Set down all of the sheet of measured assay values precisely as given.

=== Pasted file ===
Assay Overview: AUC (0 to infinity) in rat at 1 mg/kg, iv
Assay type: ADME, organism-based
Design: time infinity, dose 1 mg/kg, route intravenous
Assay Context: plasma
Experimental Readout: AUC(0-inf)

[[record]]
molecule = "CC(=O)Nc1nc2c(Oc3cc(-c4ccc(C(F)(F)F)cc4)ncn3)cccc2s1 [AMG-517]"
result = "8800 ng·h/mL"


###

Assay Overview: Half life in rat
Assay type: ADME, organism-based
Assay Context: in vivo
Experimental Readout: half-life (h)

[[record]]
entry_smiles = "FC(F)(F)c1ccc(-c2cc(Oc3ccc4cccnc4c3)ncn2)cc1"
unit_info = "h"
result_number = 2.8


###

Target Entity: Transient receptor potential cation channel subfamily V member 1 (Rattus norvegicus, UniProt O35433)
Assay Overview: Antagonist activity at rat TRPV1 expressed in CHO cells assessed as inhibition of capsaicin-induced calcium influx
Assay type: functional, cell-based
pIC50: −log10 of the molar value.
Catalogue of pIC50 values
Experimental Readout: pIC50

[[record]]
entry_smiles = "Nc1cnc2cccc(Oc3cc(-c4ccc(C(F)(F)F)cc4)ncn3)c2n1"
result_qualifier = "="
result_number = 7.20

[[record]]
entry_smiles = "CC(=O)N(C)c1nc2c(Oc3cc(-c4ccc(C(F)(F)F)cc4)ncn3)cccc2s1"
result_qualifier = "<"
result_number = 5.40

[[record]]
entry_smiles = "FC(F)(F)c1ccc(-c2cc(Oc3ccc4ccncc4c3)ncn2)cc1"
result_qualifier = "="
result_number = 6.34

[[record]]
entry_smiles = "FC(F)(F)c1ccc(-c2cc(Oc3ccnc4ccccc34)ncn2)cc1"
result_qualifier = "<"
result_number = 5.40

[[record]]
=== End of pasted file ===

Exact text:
Assay Overview: AUC (0 to infinity) in rat at 1 mg/kg, iv
Assay type: ADME, organism-based
Design: time infinity, dose 1 mg/kg, route intravenous
Assay Context: plasma
Experimental Readout: AUC(0-inf)

[[record]]
molecule = "CC(=O)Nc1nc2c(Oc3cc(-c4ccc(C(F)(F)F)cc4)ncn3)cccc2s1 [AMG-517]"
result = "8800 ng·h/mL"


###

Assay Overview: Half life in rat
Assay type: ADME, organism-based
Assay Context: in vivo
Experimental Readout: half-life (h)

[[record]]
entry_smiles = "FC(F)(F)c1ccc(-c2cc(Oc3ccc4cccnc4c3)ncn2)cc1"
unit_info = "h"
result_number = 2.8


###

Target Entity: Transient receptor potential cation channel subfamily V member 1 (Rattus norvegicus, UniProt O35433)
Assay Overview: Antagonist activity at rat TRPV1 expressed in CHO cells assessed as inhibition of capsaicin-induced calcium influx
Assay type: functional, cell-based
pIC50: −log10 of the molar value.
Catalogue of pIC50 values
Experimental Readout: pIC50

[[record]]
entry_smiles = "Nc1cnc2cccc(Oc3cc(-c4ccc(C(F)(F)F)cc4)ncn3)c2n1"
result_qualifier = "="
result_number = 7.20

[[record]]
entry_smiles = "CC(=O)N(C)c1nc2c(Oc3cc(-c4ccc(C(F)(F)F)cc4)ncn3)cccc2s1"
result_qualifier = "<"
result_number = 5.40

[[record]]
entry_smiles = "FC(F)(F)c1ccc(-c2cc(Oc3ccc4ccncc4c3)ncn2)cc1"
result_qualifier = "="
result_number = 6.34

[[record]]
entry_smiles = "FC(F)(F)c1ccc(-c2cc(Oc3ccnc4ccccc34)ncn2)cc1"
result_qualifier = "<"
result_number = 5.40

[[record]]